January 2014 - Letter from Camp Morton
Every month in 2014, Tim Harmon will be collaborating with a different writer to produce a piece of art about our King Park neighborhoods. January's piece (shown) incorporates a poem by Thomas Alan Orr about the Civil War POW camp that was located near 19th and Talbott.
Camp Morton housed Confederate POWs during the Civil War. It was located near 19th and Talbott Streets in Indianapolis. No trace of the Camp remains today.
At night on Talbott Street, across the years, We hear their voices like a breeze that blows Among the stately houses built where once The barracks stood, their dirt floors turned to slush In winter by half-frozen tramping feet. The words are fresh and clear . . . My Dearest Wife: Please know I live and breathe, a prisoner here. Some soldiers kindly gave me blankets, chew, A Bible, but the guards torment us bad. They forced a boy of just sixteen to bathe In snow and ice. They scrubbed him with a broom, And yesterday he died. What sort of beasts Are men to send a child into this hell? We must endure or perish here. Last week A man was shot for stepping out of line When roll was called. Such pointless cruelties! At Christmastime, the townsfolk brought us meat And pies. Perhaps they heard what horror lurks In their fair city. I will not forget Their mercy, though this place be blotted out. Remember that I love you always, Dear, And if God wills, I shall come home again.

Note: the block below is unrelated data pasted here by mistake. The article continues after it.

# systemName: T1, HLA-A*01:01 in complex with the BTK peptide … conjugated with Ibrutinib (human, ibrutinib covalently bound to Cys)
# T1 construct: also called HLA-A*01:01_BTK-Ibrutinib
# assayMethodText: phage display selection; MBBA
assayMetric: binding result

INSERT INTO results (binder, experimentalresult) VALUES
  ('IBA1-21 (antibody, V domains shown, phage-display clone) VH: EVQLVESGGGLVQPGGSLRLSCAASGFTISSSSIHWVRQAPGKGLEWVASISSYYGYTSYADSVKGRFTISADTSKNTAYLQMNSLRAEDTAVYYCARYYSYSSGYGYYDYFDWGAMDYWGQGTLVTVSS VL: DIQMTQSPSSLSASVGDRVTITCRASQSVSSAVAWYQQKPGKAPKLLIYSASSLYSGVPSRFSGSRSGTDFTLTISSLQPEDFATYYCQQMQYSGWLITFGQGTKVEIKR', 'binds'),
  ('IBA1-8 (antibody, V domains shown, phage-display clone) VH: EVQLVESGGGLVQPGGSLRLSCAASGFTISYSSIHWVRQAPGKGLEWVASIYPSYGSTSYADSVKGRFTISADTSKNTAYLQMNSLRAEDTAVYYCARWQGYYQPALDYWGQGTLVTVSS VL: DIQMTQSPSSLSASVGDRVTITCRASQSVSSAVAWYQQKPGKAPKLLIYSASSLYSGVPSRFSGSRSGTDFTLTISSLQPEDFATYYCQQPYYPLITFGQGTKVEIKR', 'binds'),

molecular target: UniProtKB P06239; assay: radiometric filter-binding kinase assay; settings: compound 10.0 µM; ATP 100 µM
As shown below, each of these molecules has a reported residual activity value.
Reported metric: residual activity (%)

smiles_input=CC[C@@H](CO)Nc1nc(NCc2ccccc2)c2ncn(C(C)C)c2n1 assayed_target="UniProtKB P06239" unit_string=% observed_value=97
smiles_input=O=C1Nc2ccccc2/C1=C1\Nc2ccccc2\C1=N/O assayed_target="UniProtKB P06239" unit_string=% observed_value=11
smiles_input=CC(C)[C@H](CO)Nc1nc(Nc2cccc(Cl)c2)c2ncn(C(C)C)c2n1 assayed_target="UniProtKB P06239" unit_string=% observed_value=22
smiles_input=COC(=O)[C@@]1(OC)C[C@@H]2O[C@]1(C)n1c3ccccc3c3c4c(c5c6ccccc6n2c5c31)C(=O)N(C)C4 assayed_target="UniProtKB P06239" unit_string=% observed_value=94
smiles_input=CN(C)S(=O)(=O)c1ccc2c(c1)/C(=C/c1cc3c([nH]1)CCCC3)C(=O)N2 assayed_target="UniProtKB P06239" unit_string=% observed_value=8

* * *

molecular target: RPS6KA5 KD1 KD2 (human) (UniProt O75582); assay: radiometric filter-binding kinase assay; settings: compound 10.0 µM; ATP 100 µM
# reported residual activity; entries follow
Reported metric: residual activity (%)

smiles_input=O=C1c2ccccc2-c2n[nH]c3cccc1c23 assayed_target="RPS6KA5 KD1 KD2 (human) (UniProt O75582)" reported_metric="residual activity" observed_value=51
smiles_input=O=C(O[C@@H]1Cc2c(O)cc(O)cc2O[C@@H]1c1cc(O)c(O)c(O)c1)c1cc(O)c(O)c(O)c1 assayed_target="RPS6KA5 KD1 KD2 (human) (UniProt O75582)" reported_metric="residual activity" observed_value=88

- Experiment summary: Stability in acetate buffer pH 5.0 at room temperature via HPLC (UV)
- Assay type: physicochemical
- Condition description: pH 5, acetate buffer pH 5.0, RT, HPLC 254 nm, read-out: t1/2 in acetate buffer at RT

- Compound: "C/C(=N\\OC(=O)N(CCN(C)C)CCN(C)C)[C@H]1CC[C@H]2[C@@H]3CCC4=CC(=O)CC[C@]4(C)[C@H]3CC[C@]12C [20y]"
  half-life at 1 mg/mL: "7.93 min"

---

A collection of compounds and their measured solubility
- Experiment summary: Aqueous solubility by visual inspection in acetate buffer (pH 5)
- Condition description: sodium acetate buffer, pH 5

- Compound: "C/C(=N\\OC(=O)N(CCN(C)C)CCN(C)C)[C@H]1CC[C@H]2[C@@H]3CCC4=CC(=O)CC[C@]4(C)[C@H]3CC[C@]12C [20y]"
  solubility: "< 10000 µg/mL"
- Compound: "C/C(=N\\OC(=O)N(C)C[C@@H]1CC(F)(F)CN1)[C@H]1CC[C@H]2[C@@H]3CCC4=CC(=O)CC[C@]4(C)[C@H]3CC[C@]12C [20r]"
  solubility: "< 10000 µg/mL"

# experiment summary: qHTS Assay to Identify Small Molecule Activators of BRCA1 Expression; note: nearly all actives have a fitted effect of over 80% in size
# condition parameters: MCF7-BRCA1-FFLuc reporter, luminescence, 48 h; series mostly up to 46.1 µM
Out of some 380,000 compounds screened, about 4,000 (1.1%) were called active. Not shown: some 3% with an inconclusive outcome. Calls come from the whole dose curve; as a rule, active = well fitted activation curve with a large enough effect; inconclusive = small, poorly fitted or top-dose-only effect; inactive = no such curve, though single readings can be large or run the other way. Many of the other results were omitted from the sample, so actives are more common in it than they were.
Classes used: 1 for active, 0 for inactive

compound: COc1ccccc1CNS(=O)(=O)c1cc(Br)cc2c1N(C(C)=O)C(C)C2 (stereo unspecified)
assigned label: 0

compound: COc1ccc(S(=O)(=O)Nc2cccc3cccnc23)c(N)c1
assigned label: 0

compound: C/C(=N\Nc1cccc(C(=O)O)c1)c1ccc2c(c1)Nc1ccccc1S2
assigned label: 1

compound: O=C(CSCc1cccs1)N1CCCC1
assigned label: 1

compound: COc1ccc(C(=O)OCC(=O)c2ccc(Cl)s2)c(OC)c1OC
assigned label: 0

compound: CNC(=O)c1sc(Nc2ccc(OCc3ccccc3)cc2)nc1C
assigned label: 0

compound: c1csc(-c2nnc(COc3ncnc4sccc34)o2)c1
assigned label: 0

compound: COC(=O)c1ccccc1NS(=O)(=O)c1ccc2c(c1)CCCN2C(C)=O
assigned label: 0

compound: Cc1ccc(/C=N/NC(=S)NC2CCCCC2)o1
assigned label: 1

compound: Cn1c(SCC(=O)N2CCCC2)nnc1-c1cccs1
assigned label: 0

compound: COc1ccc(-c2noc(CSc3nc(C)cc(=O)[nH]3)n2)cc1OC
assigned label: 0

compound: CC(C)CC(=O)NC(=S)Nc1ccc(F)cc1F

THOMAS ALAN ORR